Students Taking Action Against Interpersonal Violence (STAIV) held a town hall on Jan. 15 to discuss the Department of Education’s proposed changes to Title IX regulations and the university’s approach to preventing interpersonal violence overall. STAIV co-hosted the event with the Black Student Alliance (BSA) in the Healey Family Student Center Social Room. The event included a STAIV-facilitated dialogue followed by a question and answer session with administrators. Over 100 people attended.
Vice President for Student Affairs Todd Olson, Vice President for Institutional Diversity and Equity Rosemary Kilkenny, Interim Title IX Coordinator Samantha Berner, Associate Director of Health Education Services Jen Schweer, and Director of the Office of Student Conduct Judy Johnson responded to questions from STAIV facilitators, club representatives, and community members about how the university addresses interpersonal violence.
In response to a question about the timeline for hiring a full-time Title IX coordinator, Kilkenny said that the search has been narrowed to two candidates. “It would be great to have someone in place by spring,” Kilkenny said. “We are very close, and I am very optimistic.”
The university has not had a full-time Title IX coordinator since June 2018.
Additionally, Sergeant Sarah Halpren-Ruder, GUPD’s Sexual Assault Response Team (SART) coordinator, committed to an increase in training for the entire department. Mandatory officer training has been quadrupled to 8 hours, and SART officers could receive as many of 80 hours of sexual assault response training.
After acknowledging commitments by GUPD and the administration to meet students’ needs, STAIV expressed concerns about a lack of resources available to Health Education and counseling services to uphold those commitments.
“I’d like to see more active efforts in transparency and prioritization of funding these resources that do so much for University students,” Larry Huang (COL ’19), a member of STAIV, said.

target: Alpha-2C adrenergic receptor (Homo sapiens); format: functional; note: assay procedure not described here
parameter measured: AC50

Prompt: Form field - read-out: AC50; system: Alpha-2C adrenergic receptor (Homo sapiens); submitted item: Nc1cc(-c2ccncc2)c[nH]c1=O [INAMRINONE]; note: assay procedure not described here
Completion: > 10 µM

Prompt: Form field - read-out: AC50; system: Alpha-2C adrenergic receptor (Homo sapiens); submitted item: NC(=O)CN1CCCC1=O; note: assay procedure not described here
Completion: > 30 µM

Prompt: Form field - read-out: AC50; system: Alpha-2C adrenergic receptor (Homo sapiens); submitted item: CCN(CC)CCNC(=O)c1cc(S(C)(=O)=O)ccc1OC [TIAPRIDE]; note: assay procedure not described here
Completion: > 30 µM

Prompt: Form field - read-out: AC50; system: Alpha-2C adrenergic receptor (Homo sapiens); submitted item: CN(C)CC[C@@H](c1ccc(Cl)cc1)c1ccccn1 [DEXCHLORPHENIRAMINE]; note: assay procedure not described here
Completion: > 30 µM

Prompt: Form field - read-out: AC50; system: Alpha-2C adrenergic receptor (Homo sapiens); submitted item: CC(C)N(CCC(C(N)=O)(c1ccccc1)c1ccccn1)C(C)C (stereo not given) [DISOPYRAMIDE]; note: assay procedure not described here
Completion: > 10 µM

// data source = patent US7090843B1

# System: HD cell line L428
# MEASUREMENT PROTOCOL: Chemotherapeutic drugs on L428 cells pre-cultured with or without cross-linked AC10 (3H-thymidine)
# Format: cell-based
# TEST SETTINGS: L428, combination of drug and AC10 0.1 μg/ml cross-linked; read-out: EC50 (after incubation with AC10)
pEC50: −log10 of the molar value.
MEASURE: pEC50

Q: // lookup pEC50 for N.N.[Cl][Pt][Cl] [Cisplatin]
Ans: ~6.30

After the facilitated portion, Jazmin Pruitt (COL ’19), another STAIV facilitator, invited representatives from groups like GU Women of Color, BSA, and GU Queer People of Color to ask questions. “We want to ensure that communities left out of these conversations are included,” Pruitt said.
These groups raised questions about the specific needs of students of color, LGBTQ students, and other marginalized populations. Kilkenny acknowledged the need for more outreach to these groups on-campus. “We have to be a lot more intentional and a lot more aggressive,” Kilkenny said.
Olson said that the university is in the midst of its efforts to make more resources available to marginalized and minority students. “We have worked to really ramp up the staffing in Health Ed because of the critical work they do. We’ve worked to increase staffing in our counselling center,” Olson said. “We recognize this is unfinished work.”
When the question and answer session was opened up to all students, those present raised their concerns about the reduced responsibility of universities to investigate cases under the proposed Title IX regulations.
Kilkenny promised that the university would continue to meet the standards set by the existing regulations. “We have absolutely no intention of retreating from the commitments we have made,” she said.
Huang was pleased that the administration made this and other commitments, but hopes its efforts will not end there. “We want to stress that this is really the beginning of the conversation,” he said.
The administration is currently drafting its official comment on the Title IX changes first proposed by the Department of Education in November. According to Olson, Georgetown plans to denounce all major proposed changes.
“We believe the proposed regulations will deter reporting,” Olson said. “They’ll allow misconduct to go unaddressed, and they’ll make students feel less safe and be less safe.”
When the administration releases the draft of its comment—Kilkenny estimated this will be in the coming week—students will have a chance to offer feedback on the university’s draft before the federal deadline for comments a few days later on Jan. 28.
Maya Moretta (COL ’21), a STAIV member who facilitated the event, was frustrated with the short period to respond. “As the timeline stands now, that would give a very small window for students to be able to respond to your comment,” Moretta said.
Saham Ali (COL ’21), a STAIV facilitator, asked for continued dialogue at the town hall’s conclusion.
“We also want to hold you all accountable,” Ali said, “To update the student body about the steps that you take toward issues of sexual assault on this campus.”